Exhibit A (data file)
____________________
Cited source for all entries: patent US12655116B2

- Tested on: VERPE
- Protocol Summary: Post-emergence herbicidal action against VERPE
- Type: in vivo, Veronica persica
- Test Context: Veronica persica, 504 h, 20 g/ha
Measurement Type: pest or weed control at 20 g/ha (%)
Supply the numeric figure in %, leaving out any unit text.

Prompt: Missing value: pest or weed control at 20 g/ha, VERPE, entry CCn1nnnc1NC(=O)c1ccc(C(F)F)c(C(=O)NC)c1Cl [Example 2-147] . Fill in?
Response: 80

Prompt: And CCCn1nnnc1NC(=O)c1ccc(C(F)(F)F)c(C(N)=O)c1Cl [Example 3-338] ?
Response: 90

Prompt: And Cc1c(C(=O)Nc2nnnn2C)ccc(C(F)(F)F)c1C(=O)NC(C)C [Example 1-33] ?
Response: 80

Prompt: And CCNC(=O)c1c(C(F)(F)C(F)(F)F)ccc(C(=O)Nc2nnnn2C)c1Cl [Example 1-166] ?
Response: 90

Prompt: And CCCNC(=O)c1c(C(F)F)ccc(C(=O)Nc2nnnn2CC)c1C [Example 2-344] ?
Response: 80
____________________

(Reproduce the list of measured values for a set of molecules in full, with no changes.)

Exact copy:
Cited source for all entries: patent US12655116B2

- Tested on: VERPE
- Protocol Summary: Post-emergence herbicidal action against VERPE
- Type: in vivo, Veronica persica
- Test Context: Veronica persica, 504 h, 20 g/ha
Measurement Type: pest or weed control at 20 g/ha (%)
Supply the numeric figure in %, leaving out any unit text.

Prompt: Missing value: pest or weed control at 20 g/ha, VERPE, entry CCn1nnnc1NC(=O)c1ccc(C(F)F)c(C(=O)NC)c1Cl [Example 2-147] . Fill in?
Response: 80

Prompt: And CCCn1nnnc1NC(=O)c1ccc(C(F)(F)F)c(C(N)=O)c1Cl [Example 3-338] ?
Response: 90

Prompt: And Cc1c(C(=O)Nc2nnnn2C)ccc(C(F)(F)F)c1C(=O)NC(C)C [Example 1-33] ?
Response: 80

Prompt: And CCNC(=O)c1c(C(F)(F)C(F)(F)F)ccc(C(=O)Nc2nnnn2C)c1Cl [Example 1-166] ?
Response: 90

Prompt: And CCCNC(=O)c1c(C(F)F)ccc(C(=O)Nc2nnnn2CC)c1C [Example 2-344] ?
Response: 80